The most natural thing to do with a dynamic library is to grovel around
in it for a function pointer: a foreign function. Load the
(system foreign) module to use these Scheme interfaces.
(use-modules (system foreign))
Make a foreign function.
Given the foreign void pointer func_ptr, its argument and return types arg_types and return_type, return a procedure that will pass arguments to the foreign function and return appropriate values.
arg_types should be a list of foreign types.
return_type should be a foreign type. See Foreign Types, for
more information on foreign types.
If return-errno? is true, or when calling
scm_pointer_to_procedure_with_errno, the returned procedure will
return two values, with
errno as the second value.
(system foreign-library) there is a convenient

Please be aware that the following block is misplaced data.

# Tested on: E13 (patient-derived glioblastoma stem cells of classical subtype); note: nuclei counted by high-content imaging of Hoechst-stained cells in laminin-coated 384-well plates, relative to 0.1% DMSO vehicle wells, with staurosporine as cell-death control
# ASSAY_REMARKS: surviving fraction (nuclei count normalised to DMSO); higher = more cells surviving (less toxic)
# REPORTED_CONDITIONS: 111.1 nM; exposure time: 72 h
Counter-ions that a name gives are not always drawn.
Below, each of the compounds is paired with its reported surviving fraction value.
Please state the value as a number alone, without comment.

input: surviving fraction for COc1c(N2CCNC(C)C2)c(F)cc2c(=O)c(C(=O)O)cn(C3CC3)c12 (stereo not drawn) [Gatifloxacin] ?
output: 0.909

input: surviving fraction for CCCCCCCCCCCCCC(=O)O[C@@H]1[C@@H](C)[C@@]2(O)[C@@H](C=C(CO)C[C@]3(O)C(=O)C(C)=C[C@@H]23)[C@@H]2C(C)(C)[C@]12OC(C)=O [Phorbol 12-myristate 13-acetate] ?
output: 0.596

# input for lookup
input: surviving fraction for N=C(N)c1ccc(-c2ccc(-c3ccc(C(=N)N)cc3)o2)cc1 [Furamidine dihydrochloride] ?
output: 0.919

wrapper function, joining together
Load the address of name from lib, and treat it as a function taking arguments arg-types and returning return-type, optionally also with errno.
An invocation of
foreign-library-function is entirely equivalent
(pointer->procedure return-type (foreign-library-pointer lib name) arg-types #:return-errno? return-errno?).
Pulling all this together, here is a better definition of
(define-module (math bessel) #:use-module (system foreign) #:use-module (system foreign-library) #:export (j0)) (define j0 (foreign-library-function "libm" "j0" #:return-type double #:arg-types (list double)))
That’s it! No C at all.
Before going on to more detailed examples, the next two sections discuss
how to deal with data that is more complex than, say,
See More Foreign Functions, to continue with foreign function examples.